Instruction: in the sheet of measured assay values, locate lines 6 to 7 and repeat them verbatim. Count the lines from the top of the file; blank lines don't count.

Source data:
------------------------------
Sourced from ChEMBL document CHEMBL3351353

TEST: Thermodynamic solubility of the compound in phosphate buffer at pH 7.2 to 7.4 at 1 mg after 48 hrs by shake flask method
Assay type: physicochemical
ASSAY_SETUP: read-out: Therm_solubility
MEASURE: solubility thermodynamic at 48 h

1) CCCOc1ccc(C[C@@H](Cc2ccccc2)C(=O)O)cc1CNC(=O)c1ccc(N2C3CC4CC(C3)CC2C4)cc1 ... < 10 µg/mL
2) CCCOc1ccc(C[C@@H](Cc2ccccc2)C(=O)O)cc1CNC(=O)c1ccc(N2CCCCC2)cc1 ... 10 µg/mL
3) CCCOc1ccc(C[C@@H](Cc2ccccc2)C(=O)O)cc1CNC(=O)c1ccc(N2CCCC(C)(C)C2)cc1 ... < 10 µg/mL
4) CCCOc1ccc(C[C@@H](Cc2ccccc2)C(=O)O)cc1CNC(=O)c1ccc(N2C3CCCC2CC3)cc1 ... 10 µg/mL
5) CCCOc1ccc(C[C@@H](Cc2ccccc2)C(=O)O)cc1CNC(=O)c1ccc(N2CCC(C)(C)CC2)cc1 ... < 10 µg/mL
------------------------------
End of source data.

1) CCCOc1ccc(C[C@@H](Cc2ccccc2)C(=O)O)cc1CNC(=O)c1ccc(N2C3CC4CC(C3)CC2C4)cc1 ... < 10 µg/mL
2) CCCOc1ccc(C[C@@H](Cc2ccccc2)C(=O)O)cc1CNC(=O)c1ccc(N2CCCCC2)cc1 ... 10 µg/mL